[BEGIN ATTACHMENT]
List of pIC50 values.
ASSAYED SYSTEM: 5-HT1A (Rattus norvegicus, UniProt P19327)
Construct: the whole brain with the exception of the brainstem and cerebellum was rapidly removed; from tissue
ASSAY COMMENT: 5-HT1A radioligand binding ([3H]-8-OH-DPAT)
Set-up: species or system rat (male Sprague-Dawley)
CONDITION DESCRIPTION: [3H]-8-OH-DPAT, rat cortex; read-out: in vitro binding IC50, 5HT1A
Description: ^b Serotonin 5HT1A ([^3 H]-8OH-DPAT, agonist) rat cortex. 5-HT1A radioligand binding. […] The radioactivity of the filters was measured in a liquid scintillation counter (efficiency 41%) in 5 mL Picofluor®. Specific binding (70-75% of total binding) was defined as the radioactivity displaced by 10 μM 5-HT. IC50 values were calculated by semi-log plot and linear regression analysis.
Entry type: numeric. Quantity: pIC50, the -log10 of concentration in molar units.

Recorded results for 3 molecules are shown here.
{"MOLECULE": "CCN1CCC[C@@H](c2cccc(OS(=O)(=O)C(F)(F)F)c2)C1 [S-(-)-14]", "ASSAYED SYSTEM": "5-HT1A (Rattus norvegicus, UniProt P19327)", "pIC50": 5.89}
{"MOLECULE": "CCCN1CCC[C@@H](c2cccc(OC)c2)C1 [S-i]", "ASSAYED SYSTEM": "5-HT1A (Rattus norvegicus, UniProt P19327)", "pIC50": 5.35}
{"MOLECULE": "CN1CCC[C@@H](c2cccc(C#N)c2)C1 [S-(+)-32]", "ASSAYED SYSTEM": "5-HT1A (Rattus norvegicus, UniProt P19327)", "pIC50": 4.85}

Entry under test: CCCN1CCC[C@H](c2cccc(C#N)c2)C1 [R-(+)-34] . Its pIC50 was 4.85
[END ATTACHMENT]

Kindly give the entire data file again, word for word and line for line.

List of pIC50 values.
ASSAYED SYSTEM: 5-HT1A (Rattus norvegicus, UniProt P19327)
Construct: the whole brain with the exception of the brainstem and cerebellum was rapidly removed; from tissue
ASSAY COMMENT: 5-HT1A radioligand binding ([3H]-8-OH-DPAT)
Set-up: species or system rat (male Sprague-Dawley)
CONDITION DESCRIPTION: [3H]-8-OH-DPAT, rat cortex; read-out: in vitro binding IC50, 5HT1A
Description: ^b Serotonin 5HT1A ([^3 H]-8OH-DPAT, agonist) rat cortex. 5-HT1A radioligand binding. […] The radioactivity of the filters was measured in a liquid scintillation counter (efficiency 41%) in 5 mL Picofluor®. Specific binding (70-75% of total binding) was defined as the radioactivity displaced by 10 μM 5-HT. IC50 values were calculated by semi-log plot and linear regression analysis.
Entry type: numeric. Quantity: pIC50, the -log10 of concentration in molar units.

Recorded results for 3 molecules are shown here.
{"MOLECULE": "CCN1CCC[C@@H](c2cccc(OS(=O)(=O)C(F)(F)F)c2)C1 [S-(-)-14]", "ASSAYED SYSTEM": "5-HT1A (Rattus norvegicus, UniProt P19327)", "pIC50": 5.89}
{"MOLECULE": "CCCN1CCC[C@@H](c2cccc(OC)c2)C1 [S-i]", "ASSAYED SYSTEM": "5-HT1A (Rattus norvegicus, UniProt P19327)", "pIC50": 5.35}
{"MOLECULE": "CN1CCC[C@@H](c2cccc(C#N)c2)C1 [S-(+)-32]", "ASSAYED SYSTEM": "5-HT1A (Rattus norvegicus, UniProt P19327)", "pIC50": 4.85}

Entry under test: CCCN1CCC[C@H](c2cccc(C#N)c2)C1 [R-(+)-34] . Its pIC50 was 4.85